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YARMOUTH — An organized group of residents wants the Town Council to reject the budget proposed by the School Committee.
The budget proposed for fiscal year 2017 is $23.1 million, an increase of almost $1.1 million, or 4.97 percent.
Bruce Soule, of the group that calls itself the Yarmouth Tax Study Committee, said members will be at an April 14 public hearing to ask councilors to reject the budget. He said the group has about two dozen members, most of whom do not have children in the school system.
“(Spending) just continues to go up and we’re asking them to please stop,” Soule said. “We’re asking them to halt this in this economic climate.”
Because of a property revaluation taking place this spring, the overall proposed town budget, which includes municipal and county assessments, would reduce the tax rate $3.08, or 14.29 percent, But the school assessment, because of an increase in state aid of more than half a million dollars, would rise 1.6 percent.
According to Soule, the committee has emailed 150 residents, asking them in turn to email councilors to tell them to reject the budget. The email also asked that people sign a petition that urges the council to say no to the budget.
Soule said the salaries and benefits portions of the proposed school budget, which make up 63 percent and 17 percent of the total, respectively, are too high.
One of the biggest budget drivers is increasing enrollment, which has gone up 14 percent since 2010, but Soule said that shouldn’t result in higher salaries.
Members of the Yarmouth Tax Study Committee have already expressed their concerns to the School Committee.
“They know who we are, what we’re about, and that there’s opposition to this,” Soule said.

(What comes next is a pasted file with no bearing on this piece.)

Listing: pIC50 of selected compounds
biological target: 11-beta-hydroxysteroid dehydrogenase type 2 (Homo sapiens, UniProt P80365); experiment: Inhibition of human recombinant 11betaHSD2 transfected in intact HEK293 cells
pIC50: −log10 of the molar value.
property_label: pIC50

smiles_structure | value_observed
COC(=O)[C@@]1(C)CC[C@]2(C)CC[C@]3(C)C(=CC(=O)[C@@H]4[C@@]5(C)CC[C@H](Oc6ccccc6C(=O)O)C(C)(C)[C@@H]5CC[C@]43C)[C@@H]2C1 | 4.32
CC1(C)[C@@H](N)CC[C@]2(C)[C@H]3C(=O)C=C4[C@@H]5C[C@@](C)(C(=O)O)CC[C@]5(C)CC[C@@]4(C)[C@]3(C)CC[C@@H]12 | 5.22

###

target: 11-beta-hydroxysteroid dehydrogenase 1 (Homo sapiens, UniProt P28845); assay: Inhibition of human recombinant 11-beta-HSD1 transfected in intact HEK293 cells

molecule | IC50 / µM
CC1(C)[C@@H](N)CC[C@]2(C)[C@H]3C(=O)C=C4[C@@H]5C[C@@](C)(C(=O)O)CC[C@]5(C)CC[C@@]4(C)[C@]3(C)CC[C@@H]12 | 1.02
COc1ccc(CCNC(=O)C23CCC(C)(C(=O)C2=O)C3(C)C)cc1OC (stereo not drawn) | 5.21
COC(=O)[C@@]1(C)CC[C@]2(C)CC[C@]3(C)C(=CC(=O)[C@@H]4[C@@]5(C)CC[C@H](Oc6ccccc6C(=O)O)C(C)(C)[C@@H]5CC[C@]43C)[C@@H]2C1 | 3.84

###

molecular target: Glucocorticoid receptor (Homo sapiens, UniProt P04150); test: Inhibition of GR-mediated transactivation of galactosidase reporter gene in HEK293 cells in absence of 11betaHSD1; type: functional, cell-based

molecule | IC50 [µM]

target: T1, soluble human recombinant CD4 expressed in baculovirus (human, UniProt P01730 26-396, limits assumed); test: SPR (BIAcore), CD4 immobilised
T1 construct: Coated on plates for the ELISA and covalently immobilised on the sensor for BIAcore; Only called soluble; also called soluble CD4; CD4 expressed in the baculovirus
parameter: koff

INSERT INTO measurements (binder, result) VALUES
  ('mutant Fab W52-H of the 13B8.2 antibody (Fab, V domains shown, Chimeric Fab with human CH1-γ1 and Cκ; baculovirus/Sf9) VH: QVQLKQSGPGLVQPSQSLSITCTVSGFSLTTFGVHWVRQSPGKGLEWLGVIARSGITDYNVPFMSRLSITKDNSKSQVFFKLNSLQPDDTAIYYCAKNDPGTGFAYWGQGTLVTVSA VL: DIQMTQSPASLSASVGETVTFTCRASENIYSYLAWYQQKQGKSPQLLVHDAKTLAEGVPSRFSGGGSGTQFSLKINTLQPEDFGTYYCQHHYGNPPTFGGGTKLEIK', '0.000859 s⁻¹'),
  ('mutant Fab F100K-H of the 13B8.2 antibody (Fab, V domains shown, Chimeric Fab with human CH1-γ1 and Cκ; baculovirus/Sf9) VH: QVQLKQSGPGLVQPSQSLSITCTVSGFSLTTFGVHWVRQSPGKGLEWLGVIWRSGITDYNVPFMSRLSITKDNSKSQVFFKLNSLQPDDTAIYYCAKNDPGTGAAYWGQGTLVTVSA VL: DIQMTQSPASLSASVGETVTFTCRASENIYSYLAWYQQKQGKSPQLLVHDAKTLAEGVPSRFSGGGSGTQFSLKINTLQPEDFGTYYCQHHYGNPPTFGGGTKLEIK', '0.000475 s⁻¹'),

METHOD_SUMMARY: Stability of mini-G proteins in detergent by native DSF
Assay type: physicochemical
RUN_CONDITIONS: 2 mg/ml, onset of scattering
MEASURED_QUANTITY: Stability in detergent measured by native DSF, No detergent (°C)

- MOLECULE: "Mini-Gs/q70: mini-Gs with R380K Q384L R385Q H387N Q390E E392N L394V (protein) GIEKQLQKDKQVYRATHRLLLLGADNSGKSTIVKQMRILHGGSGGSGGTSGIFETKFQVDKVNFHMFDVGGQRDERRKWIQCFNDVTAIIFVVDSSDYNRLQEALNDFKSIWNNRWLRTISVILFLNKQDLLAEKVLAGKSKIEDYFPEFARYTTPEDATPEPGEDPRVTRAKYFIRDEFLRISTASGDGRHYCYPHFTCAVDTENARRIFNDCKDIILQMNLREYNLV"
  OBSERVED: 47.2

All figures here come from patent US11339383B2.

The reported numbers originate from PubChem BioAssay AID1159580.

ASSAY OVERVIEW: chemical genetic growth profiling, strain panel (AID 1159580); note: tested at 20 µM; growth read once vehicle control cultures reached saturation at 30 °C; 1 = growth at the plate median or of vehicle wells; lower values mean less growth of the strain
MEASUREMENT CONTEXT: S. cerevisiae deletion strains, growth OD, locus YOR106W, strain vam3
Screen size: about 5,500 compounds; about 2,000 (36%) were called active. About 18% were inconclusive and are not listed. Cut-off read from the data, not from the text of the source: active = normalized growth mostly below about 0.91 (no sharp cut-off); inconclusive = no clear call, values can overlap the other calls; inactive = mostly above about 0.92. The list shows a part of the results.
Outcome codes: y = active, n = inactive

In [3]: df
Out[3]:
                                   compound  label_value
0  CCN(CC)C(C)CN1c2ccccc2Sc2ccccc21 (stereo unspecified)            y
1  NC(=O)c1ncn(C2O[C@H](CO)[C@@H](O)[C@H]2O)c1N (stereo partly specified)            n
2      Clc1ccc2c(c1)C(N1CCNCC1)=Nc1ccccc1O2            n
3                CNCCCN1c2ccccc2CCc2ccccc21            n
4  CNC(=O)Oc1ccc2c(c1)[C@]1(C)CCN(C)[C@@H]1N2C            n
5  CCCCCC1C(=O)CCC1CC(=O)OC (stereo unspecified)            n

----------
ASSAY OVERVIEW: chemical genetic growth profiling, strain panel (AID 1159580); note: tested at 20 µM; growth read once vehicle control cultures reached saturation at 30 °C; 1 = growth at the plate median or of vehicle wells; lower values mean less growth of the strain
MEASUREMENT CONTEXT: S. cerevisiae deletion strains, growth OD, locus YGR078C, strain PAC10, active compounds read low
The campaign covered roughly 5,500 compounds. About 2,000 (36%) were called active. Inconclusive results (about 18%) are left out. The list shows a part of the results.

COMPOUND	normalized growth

Superintendent Andrew Dolloff said he hopes the group understands the factors that went into the budget increase, and that it’s the School Department’s job to make sure residents have correct information.
“It is always in a community’s best interest for citizens to become involved in these important discussions,” Dolloff said. “It’s our job to make sure they are well-informed, and I hope we will have the opportunity to make them aware of the unprecedented growth and diversification of our school population.”
Soule said the group cares about the schools and students, but the budget shouldn’t have to increase to provide quality education.
“We all believe we need a good education system and everyone in town should help pay for that, but they just keep increasing it,” he said.
Dolloff said he understands that “no one likes to see higher taxes,” but the proposed budget “results in minimal increases in local taxes, due in large part to a significant bump in state aid for our schools.”
A second public hearing on the budget will be held May 5, and the budget will also be discussed at the annual Town Meeting on June 7. A validation referendum is scheduled for June 14.
If the Town Council or residents reject the proposed budget it will be sent back to the School Committee for revisions.
Town Clerk Jennifer Doten said she doesn’t “recall this happening” in recent years in Yarmouth, where the school budget is usually approved as proposed.